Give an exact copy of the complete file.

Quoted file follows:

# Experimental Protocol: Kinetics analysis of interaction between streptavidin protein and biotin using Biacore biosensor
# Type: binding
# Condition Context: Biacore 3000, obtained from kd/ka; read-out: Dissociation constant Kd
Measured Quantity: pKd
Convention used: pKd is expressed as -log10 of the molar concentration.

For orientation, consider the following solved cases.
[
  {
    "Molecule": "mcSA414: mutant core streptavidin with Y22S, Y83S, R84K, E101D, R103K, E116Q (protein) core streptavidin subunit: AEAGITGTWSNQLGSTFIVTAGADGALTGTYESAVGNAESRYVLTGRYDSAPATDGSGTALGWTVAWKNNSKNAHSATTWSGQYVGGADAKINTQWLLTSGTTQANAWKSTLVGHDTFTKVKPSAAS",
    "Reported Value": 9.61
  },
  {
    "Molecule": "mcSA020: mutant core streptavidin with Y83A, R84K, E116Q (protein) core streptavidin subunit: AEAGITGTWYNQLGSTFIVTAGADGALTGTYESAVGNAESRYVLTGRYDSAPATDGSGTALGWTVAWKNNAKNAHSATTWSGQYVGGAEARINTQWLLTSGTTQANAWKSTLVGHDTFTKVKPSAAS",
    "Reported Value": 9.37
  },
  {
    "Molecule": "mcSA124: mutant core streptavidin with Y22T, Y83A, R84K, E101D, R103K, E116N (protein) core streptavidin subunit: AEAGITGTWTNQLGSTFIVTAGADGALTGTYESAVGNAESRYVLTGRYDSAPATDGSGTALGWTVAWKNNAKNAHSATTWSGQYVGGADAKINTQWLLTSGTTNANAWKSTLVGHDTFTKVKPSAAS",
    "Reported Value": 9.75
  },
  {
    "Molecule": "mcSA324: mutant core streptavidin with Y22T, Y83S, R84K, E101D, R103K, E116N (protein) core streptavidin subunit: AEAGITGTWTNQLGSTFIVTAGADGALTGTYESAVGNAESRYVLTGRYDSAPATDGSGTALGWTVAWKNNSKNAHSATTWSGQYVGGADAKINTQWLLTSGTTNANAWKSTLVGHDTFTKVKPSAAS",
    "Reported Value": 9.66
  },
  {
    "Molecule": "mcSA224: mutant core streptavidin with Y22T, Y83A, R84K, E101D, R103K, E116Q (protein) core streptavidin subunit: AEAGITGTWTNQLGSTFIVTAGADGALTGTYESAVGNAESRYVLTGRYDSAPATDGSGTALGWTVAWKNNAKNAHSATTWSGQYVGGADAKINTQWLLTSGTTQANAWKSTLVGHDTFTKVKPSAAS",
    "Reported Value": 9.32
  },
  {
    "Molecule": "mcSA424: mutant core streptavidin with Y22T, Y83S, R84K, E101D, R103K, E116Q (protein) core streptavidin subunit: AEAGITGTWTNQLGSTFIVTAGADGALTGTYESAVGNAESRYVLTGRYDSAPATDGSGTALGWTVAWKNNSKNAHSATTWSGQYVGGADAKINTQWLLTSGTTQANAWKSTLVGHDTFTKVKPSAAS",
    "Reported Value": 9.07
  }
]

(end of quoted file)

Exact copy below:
# Experimental Protocol: Kinetics analysis of interaction between streptavidin protein and biotin using Biacore biosensor
# Type: binding
# Condition Context: Biacore 3000, obtained from kd/ka; read-out: Dissociation constant Kd
Measured Quantity: pKd
Convention used: pKd is expressed as -log10 of the molar concentration.

For orientation, consider the following solved cases.
[
  {
    "Molecule": "mcSA414: mutant core streptavidin with Y22S, Y83S, R84K, E101D, R103K, E116Q (protein) core streptavidin subunit: AEAGITGTWSNQLGSTFIVTAGADGALTGTYESAVGNAESRYVLTGRYDSAPATDGSGTALGWTVAWKNNSKNAHSATTWSGQYVGGADAKINTQWLLTSGTTQANAWKSTLVGHDTFTKVKPSAAS",
    "Reported Value": 9.61
  },
  {
    "Molecule": "mcSA020: mutant core streptavidin with Y83A, R84K, E116Q (protein) core streptavidin subunit: AEAGITGTWYNQLGSTFIVTAGADGALTGTYESAVGNAESRYVLTGRYDSAPATDGSGTALGWTVAWKNNAKNAHSATTWSGQYVGGAEARINTQWLLTSGTTQANAWKSTLVGHDTFTKVKPSAAS",
    "Reported Value": 9.37
  },
  {
    "Molecule": "mcSA124: mutant core streptavidin with Y22T, Y83A, R84K, E101D, R103K, E116N (protein) core streptavidin subunit: AEAGITGTWTNQLGSTFIVTAGADGALTGTYESAVGNAESRYVLTGRYDSAPATDGSGTALGWTVAWKNNAKNAHSATTWSGQYVGGADAKINTQWLLTSGTTNANAWKSTLVGHDTFTKVKPSAAS",
    "Reported Value": 9.75
  },
  {
    "Molecule": "mcSA324: mutant core streptavidin with Y22T, Y83S, R84K, E101D, R103K, E116N (protein) core streptavidin subunit: AEAGITGTWTNQLGSTFIVTAGADGALTGTYESAVGNAESRYVLTGRYDSAPATDGSGTALGWTVAWKNNSKNAHSATTWSGQYVGGADAKINTQWLLTSGTTNANAWKSTLVGHDTFTKVKPSAAS",
    "Reported Value": 9.66
  },
  {
    "Molecule": "mcSA224: mutant core streptavidin with Y22T, Y83A, R84K, E101D, R103K, E116Q (protein) core streptavidin subunit: AEAGITGTWTNQLGSTFIVTAGADGALTGTYESAVGNAESRYVLTGRYDSAPATDGSGTALGWTVAWKNNAKNAHSATTWSGQYVGGADAKINTQWLLTSGTTQANAWKSTLVGHDTFTKVKPSAAS",
    "Reported Value": 9.32
  },
  {
    "Molecule": "mcSA424: mutant core streptavidin with Y22T, Y83S, R84K, E101D, R103K, E116Q (protein) core streptavidin subunit: AEAGITGTWTNQLGSTFIVTAGADGALTGTYESAVGNAESRYVLTGRYDSAPATDGSGTALGWTVAWKNNSKNAHSATTWSGQYVGGADAKINTQWLLTSGTTQANAWKSTLVGHDTFTKVKPSAAS",
    "Reported Value": 9.07
  }
]